b.  In 2005, you voted for final passage of a $49.9 billion budget cut package pushed by House conservatives under the guise of offsetting the costs associated with Hurricane Katrina. Some of the "savings" in the bill were found by cutting $11.4 billion from Medicaid over five years. The bulk of the cuts - nearly $8 billion - would fall directly on patients through higher co-pays, premiums and other provisions that cut benefits or delay access to Medicaid coverage. The measure would also allow states to eliminate preventative health care guarantees for children - a move that could eliminate comprehensive health coverage for 6 million children. [House Budget Committee Democrats, "Summary of House and Senate Reconciliation Bills," 11/22/05] 

c.  In 2005, you also voted for a conference agreement to cut mandatory spending programs by $39.7 billion over the next five years. The measure cut Medicaid and the State Children's Health Insurance Program (SCHIP) by $6.9 billion, including harmful increases in cost-sharing and premiums that impose large burdens on poor children and families. In addition, the bill cut $6.4 billion from Medicare in part by raising premiums for some Part B beneficiaries. It did not cut a $5.4 billion HMO slush fund established by the 2003 Medicare bill to entice insurance companies to offer coverage in certain areas. [House Budget Committee Minority Staff, "Key Provisions in the Conference Report on the Republican Spending Reconciliation Bill." 12/19/05] 

3.  Why have you consistently voted for legislation that is fiscally reckless and harmful for America's working families?

 

a.  In 2006, you voted for a $2.8 trillion budget that provided an insufficient level of funding for public health programs, shortchanging critical medical research, treatment, prevention and training programs.  Over five years (2007-2011), funding for public health falls short of the amount needed to keep pace with inflation by $20 billion. Programs that lost purchasing power included:18 of 19 institutes at the National Institutes of Health; prevention programs at the Centers for Disease Control; graduate medical education for children's hospitals; rural health activities; and scores of other health programs that the President cut or eliminated. [House Budget Committee, Minority Staff Analysis of the FY 07 Budget] 
The bill passed 218-210.  [HCR376, Vote #158, 5/18/06]

 

b.  In 2005, you voted for the Labor, HHS & Education appropriations conference report that cut $1.5 billion from key domestic priorities. The measure cut efforts to address rural health needs like clinics, expanded dental and mental health services and telemedicine by 73 percent.   The Centers for Disease Control and Prevention were cut by $249 million, while the bill cut by 11 percent funds granted to state and local health departments to improve preparedness against bio-terrorist attacks and naturally occurring epidemics. [House Appropriations Committee Democratic Staff, "Summary of the Conference Agreement - HR 3010," 11/16/05] The bill failed 209-224.  [HR 3010, Vote #598, 11/17/05]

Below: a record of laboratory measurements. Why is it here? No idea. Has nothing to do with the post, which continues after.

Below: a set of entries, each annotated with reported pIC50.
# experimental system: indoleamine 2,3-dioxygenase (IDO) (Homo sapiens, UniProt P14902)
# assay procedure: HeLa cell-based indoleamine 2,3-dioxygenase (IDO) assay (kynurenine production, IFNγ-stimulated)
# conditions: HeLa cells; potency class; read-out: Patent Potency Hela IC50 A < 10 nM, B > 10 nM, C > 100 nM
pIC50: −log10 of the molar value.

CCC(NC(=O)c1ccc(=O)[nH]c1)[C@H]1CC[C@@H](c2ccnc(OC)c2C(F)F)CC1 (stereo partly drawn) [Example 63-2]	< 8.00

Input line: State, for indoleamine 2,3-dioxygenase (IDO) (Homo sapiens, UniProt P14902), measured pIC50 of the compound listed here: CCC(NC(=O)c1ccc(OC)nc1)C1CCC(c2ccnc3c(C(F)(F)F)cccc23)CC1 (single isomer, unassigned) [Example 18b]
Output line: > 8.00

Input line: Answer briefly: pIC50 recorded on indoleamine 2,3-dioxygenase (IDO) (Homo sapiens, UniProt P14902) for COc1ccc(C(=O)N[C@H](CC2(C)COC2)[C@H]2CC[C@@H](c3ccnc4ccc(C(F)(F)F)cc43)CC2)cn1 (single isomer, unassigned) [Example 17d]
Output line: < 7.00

4.  Why have you also consistently opposed health care coverage protections for people with serious illnesses? 

 

a.  In 2005 you voted against a proposal that would have maintained state coverage protections for pregnancy, child care, breast and cervical cancer screening, mental illness and diabetes.  [CQ Vote Report #425, 2005] The proposal was defeated 198-230.  [HR 525, Vote #425, 7/26/05]
 
b.  In 2004, you also voted against a motion that would have required the Association Health Plan legislation to prohibit plans that allow reductions in breast cancer coverage.  The motion was defeated 196-218. [HR 4281, Vote #173, 5/13/04]
 
c.  In 2003, you voted for a bill that would allow small businesses to join together to form association health plans across state lines without having to adhere to state-mandated coverage requirements for certain diseases.  This weakens coverage for diseases such as autism, breast cancer, prostate cancer and mental illness.

 

5.  Why have you voted to save insurance industry profits at the expense of the people of the Granite state?

 

a.  In 2006, you voted for legislation that cut mandatory spending programs by $39.7 billion over the next five years. The measure did not touch a $5 billion HMO slush fund established by the 2003 Medicare bill, and after intense lobbying from the health insurance industry, the budget saved HMOs $22 billion dollars by maintaining Medicare reimbursement formulas that favored the industry. [House Budget Committee Minority Staff, "Key Provisions in the Conference Report on the Republican Spending Reconciliation Bill." 12/19/05; CQ Today, 2/1/06; Washington Post, 2/1/06] The bill passed 216-214.  [HRS653, Vote #4, 2/01/06]

 
I sincerely hope that you will address these serious issues.  Your reckless votes in congress have significantly hurt the people of New Hampshire that are struggling with skyrocketing costs and a lack of care.
 
Sincerely,
 
Mike Brunelle